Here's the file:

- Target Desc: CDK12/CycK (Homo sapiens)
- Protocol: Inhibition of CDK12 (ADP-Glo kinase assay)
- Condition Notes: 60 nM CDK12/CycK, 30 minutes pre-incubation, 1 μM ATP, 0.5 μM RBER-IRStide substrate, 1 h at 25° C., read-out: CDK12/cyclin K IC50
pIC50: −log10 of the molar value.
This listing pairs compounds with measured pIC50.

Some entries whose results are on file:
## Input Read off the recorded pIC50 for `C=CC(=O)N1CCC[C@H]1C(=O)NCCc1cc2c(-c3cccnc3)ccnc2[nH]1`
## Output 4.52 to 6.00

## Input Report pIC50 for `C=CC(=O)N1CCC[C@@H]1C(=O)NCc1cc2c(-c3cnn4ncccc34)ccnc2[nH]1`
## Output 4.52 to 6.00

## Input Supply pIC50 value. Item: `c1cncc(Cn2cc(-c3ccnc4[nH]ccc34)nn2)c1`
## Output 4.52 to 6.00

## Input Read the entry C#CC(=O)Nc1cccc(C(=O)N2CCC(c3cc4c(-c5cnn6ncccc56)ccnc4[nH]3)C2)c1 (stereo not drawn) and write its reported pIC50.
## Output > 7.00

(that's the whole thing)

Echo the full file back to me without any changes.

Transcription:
- Target Desc: CDK12/CycK (Homo sapiens)
- Protocol: Inhibition of CDK12 (ADP-Glo kinase assay)
- Condition Notes: 60 nM CDK12/CycK, 30 minutes pre-incubation, 1 μM ATP, 0.5 μM RBER-IRStide substrate, 1 h at 25° C., read-out: CDK12/cyclin K IC50
pIC50: −log10 of the molar value.
This listing pairs compounds with measured pIC50.

Some entries whose results are on file:
## Input Read off the recorded pIC50 for `C=CC(=O)N1CCC[C@H]1C(=O)NCCc1cc2c(-c3cccnc3)ccnc2[nH]1`
## Output 4.52 to 6.00

## Input Report pIC50 for `C=CC(=O)N1CCC[C@@H]1C(=O)NCc1cc2c(-c3cnn4ncccc34)ccnc2[nH]1`
## Output 4.52 to 6.00

## Input Supply pIC50 value. Item: `c1cncc(Cn2cc(-c3ccnc4[nH]ccc34)nn2)c1`
## Output 4.52 to 6.00

## Input Read the entry C#CC(=O)Nc1cccc(C(=O)N2CCC(c3cc4c(-c5cnn6ncccc56)ccnc4[nH]3)C2)c1 (stereo not drawn) and write its reported pIC50.
## Output > 7.00